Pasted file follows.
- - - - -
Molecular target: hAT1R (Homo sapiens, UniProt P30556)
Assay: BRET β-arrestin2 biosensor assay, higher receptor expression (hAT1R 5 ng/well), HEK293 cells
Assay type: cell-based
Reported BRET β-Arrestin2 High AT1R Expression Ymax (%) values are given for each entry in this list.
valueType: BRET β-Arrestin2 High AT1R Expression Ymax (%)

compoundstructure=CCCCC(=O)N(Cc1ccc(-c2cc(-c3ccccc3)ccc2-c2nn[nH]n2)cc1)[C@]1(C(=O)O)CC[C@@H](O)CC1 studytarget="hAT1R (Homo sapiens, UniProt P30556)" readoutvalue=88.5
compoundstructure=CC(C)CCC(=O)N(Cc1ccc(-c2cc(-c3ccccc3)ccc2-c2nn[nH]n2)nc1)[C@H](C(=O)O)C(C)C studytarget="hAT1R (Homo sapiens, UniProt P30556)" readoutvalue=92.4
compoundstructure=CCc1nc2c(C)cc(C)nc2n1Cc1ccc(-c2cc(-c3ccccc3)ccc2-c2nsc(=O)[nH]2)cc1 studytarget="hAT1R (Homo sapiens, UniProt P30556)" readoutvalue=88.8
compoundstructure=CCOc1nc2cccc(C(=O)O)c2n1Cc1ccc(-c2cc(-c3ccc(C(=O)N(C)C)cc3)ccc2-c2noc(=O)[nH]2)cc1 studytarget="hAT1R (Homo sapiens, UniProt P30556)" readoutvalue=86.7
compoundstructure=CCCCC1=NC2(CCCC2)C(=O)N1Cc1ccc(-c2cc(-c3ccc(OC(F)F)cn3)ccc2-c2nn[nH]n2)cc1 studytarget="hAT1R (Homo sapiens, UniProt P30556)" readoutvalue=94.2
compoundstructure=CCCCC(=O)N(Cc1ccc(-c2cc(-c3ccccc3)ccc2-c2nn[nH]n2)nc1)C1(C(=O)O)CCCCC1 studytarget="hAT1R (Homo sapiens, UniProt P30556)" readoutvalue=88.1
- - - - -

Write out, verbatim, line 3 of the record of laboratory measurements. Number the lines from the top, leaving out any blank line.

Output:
Assay type: cell-based